Pro-democracy activists in Hong Kong have moved forward the start of a planned protest, using the momentum generated by student demonstrations in the city. Several people have been arrested.
Hong Kong pro-democracy group Occupy Central on Sunday launched a long-threatened protest on the back of student demonstrations calling for more political freedoms from Beijing.
Occupy Central brought forward the offical launch of its plan to paralyze the city's central business district by three days after students stormed government headquarters late on Friday following a week-long strike. The students later received support from thousands of more protesters who joined them outside the complex on Saturday evening.
Police made at least 74 arrests - including that of prominent 17-year-old student activist leader Joshua Wong - and urged protesters to leave what the authorities called an "unlawful assembly." Many protesters wore goggles and wrapped their faces in plastic film in case the police used pepper spray as they did at angry scenes earlier in the week.
Only a few hundred protesters remained at the site on Sunday morning, but many of those who left said they would return later in the day.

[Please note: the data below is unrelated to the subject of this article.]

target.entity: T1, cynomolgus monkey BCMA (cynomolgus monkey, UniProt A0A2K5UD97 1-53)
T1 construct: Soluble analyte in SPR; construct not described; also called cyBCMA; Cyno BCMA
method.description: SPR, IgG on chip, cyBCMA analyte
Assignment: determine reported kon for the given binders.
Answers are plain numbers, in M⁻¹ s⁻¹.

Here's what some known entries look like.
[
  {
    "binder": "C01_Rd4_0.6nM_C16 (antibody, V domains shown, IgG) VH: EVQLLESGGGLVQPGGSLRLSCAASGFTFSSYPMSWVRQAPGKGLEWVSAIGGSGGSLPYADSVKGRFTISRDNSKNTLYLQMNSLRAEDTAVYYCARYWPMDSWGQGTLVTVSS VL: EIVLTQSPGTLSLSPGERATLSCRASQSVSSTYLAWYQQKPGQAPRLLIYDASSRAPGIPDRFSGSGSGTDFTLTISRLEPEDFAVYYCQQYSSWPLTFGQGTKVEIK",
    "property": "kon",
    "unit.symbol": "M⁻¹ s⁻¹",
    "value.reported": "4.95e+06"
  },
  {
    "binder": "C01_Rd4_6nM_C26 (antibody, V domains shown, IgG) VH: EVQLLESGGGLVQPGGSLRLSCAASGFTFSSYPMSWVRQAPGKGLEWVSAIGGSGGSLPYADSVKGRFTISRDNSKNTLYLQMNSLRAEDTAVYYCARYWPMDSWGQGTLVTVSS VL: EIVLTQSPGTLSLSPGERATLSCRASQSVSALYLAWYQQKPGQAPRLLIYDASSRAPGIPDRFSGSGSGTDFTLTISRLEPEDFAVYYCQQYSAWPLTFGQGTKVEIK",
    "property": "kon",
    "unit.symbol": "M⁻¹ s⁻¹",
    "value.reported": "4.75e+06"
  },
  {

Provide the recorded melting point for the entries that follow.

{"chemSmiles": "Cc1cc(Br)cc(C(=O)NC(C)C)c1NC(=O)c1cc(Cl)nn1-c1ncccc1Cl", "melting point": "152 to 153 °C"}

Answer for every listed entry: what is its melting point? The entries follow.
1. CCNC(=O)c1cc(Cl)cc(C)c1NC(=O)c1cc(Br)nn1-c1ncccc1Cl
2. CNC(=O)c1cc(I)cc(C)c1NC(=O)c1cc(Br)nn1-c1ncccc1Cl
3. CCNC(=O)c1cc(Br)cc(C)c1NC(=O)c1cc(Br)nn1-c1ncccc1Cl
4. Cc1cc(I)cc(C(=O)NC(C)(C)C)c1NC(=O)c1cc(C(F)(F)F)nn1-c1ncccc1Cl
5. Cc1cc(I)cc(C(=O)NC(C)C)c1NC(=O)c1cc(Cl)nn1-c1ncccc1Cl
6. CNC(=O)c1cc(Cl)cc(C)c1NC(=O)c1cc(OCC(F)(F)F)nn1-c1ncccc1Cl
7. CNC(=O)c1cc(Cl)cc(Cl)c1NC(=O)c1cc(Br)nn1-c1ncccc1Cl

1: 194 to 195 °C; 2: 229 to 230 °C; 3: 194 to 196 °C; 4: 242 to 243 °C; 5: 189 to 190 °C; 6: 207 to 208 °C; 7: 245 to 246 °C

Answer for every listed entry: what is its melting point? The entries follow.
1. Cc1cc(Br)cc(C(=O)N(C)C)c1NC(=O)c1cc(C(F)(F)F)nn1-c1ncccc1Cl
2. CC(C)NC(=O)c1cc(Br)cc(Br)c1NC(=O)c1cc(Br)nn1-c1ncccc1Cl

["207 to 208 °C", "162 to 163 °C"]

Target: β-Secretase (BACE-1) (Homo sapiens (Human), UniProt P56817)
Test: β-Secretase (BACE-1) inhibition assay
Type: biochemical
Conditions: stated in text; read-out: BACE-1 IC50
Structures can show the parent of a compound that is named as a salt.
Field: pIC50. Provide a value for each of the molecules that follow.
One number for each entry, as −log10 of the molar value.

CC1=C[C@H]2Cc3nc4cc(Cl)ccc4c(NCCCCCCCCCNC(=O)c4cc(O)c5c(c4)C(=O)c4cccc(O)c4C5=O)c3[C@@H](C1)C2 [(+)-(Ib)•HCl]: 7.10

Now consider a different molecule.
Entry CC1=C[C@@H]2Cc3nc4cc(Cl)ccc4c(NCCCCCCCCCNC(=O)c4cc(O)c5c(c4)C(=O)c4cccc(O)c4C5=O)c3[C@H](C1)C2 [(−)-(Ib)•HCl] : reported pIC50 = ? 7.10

Announcing the start of its campaign, Occupy Central said in a statement: "As the wheel of time has reached this point, we have decided to arise and act. The Occupy movement will continue the current occupation."
Not all students were happy at what they see as a takeover of their protest by the pro-democracy group.
"This was always a separate student movement with similar goals but different directions. I don't think it should be brought together like this," one recent graduate, Vito Leung, 24, told the Associated Press news agency.
Beijing's tightening grip?
Democracy supporters in Hong Kong are calling on Beijing to allow fully democratic elections in the former British colony in 2017, after China's legislature last month ruled that all candidates in the poll - which China had initially promised would be carried out on the basis of "universal suffrage" - would first be vetted by a committee of Beijing loyalists.
Up to now, Hong Kong's leader has been chosen by the committee.
China took over Hong Kong from British colonial rule in 1997, but has always granted the financial hub a large degree of autonomy, despite choosing its leader.
Pro-democracy campaigners fear that the city's rule of law and civil liberties, including freedom of speech, could be eroded if Beijing does not allow citizens a full say in who governs them.
tj/glb (AP, AFP)